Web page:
PPT - SME

Report
2011 SME Annual Meeting
Modeling Atmosphere Composition and
Determining Explosibility
in a Sealed Coal Mine Volume
Jianwei Cheng, Graduate Research Assistant
Yi Luo, Associate Professor
Department of Mining Engineering
West Virginia University
Presentation Outline
Introduction
 Time-dependent Composition change model
for sealed atmosphere
 Explosibility Triangle
 Model Demonstrations
 Conclusions

WVU MINE 2
Introduction



Sealing mined-out areas is a common practice to
reduce ventilation requirement
Critical time period for a sealed area: gas
composition goes through the lower and upper
explosion limits
Injection of inert gas (N2 or CO2), if needed,
could short the critical period
WVU MINE 3
Introduction

The atmosphere in the sealed areas should
be well managed to ensure mine safety


Things to know……
 Atmosphere composition (volumetric concentration
of various gases) at any given time
 Changing pattern of the atmosphere composition
 Exposibility of the atmosphere
 …….
It is better to know in advance for a better plan!
WVU MINE 4
Introduction
 Research
objectives

Development of a mathematical model to simulate
the time-dependent atmosphere composition in a
sealed mine area.
 Expand Coward method in defining the explosibility
triangle to include more but common combustible
gases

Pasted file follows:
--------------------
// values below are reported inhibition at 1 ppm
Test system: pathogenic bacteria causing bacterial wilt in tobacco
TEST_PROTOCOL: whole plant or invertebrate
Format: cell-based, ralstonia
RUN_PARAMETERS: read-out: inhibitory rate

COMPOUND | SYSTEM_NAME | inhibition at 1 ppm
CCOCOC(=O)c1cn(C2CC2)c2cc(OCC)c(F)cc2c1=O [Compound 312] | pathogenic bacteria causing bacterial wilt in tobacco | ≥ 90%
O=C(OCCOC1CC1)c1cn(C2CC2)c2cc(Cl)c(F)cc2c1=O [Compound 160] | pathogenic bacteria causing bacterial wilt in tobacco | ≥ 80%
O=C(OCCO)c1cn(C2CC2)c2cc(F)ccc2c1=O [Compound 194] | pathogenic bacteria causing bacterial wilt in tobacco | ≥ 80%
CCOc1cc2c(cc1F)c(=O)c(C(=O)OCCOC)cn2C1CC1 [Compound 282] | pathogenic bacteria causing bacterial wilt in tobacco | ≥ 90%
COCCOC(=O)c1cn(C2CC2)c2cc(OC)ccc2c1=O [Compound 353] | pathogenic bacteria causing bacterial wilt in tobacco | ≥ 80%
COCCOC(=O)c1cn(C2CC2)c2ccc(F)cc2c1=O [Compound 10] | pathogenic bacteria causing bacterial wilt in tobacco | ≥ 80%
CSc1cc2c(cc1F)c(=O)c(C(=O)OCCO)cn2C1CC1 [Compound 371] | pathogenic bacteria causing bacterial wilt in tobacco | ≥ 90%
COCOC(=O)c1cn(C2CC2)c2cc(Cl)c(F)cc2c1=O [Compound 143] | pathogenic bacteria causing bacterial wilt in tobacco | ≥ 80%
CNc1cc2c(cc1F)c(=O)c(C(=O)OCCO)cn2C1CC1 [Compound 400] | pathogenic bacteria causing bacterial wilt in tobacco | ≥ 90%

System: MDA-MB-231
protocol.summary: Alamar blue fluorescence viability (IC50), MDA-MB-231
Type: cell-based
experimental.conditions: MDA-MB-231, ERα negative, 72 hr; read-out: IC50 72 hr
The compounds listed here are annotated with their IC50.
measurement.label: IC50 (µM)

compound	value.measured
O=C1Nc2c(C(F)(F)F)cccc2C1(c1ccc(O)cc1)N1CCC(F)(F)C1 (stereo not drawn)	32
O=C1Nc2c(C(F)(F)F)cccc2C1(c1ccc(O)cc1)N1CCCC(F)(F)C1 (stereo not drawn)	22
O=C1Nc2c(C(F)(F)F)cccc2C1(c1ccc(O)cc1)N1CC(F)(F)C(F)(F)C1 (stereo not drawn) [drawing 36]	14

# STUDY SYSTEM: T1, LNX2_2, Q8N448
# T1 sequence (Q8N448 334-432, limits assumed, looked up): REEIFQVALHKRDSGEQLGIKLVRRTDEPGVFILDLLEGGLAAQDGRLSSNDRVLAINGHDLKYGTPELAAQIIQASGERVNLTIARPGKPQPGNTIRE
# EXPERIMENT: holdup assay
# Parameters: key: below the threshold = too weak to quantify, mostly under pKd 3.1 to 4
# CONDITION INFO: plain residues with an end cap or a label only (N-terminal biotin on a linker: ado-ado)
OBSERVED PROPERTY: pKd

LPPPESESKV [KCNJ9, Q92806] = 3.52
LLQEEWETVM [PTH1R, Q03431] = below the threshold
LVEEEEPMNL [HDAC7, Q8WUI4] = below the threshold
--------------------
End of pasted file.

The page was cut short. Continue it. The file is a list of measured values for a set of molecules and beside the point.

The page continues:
 Development of a computer program to facilitate
the application of both the gas composition
simulation model and determination of the
explosibility.
WVU MINE 5
Time-dependent Composition change model for sealed
atmosphere

Common combustibles in a sealed area

Considering gas explosion and coal oxidation:

The byproduct gases includes CO2, CO, and CxHy
In coal mine, products of slow oxidation, fires or
explosions could produce C2H2, C2H4, and C2H6.

WVU MINE 6
Time-dependent Composition change model for
sealed atmosphere

Composition change model
 The change of gas composition in a sealed volume is controlled
by many independent variables :






inflow of methane
inflows of other combustible gases
air leakage in and out
inert gases injected
change in atmospheric pressure (Pv)
…..
 These factors should be considered in the mathematical model
WVU MINE 7
Time-dependent Composition change model for sealed
atmosphere
Combustible
gases inflow
Vg
Inert gas
inflow
Vi
Sealed Volume V